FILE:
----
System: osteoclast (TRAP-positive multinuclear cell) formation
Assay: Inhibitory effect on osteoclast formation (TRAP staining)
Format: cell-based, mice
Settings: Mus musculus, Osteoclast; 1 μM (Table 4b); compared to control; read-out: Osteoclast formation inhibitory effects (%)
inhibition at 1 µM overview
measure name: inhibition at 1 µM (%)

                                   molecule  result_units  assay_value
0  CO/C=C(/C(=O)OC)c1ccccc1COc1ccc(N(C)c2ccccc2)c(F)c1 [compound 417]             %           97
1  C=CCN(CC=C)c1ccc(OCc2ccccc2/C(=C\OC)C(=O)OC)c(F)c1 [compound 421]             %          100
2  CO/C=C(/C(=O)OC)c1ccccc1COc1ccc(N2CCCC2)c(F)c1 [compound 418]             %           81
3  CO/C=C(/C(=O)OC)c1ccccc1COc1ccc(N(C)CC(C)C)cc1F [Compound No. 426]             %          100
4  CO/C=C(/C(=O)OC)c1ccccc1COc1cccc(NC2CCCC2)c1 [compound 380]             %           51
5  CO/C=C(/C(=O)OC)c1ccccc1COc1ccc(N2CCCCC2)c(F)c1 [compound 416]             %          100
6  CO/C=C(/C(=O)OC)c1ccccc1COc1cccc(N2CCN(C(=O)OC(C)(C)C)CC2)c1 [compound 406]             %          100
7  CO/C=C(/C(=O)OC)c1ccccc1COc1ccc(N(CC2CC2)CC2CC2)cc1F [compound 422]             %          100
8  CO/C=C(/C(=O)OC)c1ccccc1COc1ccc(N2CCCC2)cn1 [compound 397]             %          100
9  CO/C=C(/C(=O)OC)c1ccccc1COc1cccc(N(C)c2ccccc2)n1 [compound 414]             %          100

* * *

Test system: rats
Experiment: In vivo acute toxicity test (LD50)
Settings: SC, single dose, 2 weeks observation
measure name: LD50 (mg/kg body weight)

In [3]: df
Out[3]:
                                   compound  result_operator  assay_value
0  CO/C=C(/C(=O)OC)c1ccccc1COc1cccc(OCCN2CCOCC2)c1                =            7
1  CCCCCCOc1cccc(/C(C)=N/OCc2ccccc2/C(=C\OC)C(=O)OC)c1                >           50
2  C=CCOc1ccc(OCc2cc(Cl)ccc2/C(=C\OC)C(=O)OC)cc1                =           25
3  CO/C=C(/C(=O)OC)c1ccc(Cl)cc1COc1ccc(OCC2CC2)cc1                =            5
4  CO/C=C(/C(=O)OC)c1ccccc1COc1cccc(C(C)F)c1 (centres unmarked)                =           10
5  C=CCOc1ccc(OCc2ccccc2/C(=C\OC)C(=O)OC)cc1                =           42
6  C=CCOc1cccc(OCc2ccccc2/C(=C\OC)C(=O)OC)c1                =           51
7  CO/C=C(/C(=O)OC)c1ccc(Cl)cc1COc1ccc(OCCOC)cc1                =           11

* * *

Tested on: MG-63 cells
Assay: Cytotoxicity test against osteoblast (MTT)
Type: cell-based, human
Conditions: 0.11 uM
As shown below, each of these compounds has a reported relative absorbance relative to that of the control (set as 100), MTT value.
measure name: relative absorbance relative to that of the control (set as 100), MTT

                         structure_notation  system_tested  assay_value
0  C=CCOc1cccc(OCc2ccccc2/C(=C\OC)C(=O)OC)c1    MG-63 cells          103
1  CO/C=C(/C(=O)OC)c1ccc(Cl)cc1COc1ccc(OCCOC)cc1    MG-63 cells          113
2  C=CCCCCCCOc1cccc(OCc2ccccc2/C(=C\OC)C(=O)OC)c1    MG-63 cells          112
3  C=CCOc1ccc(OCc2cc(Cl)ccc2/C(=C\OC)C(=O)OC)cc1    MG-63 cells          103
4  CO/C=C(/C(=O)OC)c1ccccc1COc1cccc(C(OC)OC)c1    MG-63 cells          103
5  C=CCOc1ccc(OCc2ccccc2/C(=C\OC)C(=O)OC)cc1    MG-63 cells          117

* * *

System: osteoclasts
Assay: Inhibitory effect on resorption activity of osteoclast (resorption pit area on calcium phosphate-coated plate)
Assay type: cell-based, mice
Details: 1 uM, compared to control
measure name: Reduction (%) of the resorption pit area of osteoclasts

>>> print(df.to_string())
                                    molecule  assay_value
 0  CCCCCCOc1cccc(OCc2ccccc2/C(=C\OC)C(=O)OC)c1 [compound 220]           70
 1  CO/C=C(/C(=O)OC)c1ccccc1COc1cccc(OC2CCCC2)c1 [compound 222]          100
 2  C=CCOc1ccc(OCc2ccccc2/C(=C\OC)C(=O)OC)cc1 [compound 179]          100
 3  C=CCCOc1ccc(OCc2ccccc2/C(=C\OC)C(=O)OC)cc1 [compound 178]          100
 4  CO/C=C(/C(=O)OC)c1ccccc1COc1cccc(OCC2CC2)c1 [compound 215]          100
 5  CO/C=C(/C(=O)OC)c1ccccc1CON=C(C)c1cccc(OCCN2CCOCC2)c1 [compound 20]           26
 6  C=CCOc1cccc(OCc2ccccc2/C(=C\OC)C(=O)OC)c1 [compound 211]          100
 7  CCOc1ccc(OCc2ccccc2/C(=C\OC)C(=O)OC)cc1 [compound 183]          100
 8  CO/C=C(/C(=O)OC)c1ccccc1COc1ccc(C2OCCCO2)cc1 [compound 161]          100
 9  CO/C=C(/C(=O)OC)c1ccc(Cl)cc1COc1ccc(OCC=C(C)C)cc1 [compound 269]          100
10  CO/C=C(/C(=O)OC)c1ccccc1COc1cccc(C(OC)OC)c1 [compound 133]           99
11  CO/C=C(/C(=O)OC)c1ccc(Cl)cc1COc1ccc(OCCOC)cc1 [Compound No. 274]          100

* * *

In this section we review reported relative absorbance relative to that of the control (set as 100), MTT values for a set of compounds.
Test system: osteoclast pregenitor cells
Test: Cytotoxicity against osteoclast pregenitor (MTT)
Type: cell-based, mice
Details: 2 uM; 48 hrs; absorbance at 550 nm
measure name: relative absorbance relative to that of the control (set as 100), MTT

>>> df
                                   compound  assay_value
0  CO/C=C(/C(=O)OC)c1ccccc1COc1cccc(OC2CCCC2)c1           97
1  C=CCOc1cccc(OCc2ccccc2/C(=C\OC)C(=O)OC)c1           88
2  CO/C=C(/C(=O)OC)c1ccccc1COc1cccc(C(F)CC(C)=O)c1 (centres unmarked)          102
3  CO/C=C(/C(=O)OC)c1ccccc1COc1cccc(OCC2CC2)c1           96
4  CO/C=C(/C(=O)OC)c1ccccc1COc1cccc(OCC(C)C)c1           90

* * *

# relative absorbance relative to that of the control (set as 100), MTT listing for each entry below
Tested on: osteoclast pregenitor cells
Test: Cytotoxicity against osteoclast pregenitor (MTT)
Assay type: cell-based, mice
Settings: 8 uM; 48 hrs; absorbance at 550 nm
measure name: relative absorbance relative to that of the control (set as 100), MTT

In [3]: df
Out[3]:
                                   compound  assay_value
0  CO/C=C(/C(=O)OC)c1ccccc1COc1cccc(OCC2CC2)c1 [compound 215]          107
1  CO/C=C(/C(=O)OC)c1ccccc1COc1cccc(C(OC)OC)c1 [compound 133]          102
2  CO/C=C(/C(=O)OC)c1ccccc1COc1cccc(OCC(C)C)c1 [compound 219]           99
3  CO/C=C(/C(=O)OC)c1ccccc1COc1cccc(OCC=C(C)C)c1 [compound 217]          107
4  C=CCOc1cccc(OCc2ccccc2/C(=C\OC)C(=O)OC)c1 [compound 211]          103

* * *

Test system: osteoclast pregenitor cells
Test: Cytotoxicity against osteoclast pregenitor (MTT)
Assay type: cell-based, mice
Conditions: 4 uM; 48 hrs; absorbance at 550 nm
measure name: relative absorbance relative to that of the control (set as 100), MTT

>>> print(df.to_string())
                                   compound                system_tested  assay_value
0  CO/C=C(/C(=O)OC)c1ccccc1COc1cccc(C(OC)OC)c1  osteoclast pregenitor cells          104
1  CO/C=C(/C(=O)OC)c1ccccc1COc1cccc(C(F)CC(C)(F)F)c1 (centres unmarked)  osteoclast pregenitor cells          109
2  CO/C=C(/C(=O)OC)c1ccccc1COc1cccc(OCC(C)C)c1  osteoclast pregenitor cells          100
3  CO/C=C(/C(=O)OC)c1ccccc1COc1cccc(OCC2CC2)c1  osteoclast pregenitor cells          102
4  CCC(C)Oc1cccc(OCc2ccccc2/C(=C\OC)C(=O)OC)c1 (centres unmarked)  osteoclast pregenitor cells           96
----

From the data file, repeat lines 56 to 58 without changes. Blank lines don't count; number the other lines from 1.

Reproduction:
 0  CCCCCCOc1cccc(OCc2ccccc2/C(=C\OC)C(=O)OC)c1 [compound 220]           70
 1  CO/C=C(/C(=O)OC)c1ccccc1COc1cccc(OC2CCCC2)c1 [compound 222]          100
 2  C=CCOc1ccc(OCc2ccccc2/C(=C\OC)C(=O)OC)cc1 [compound 179]          100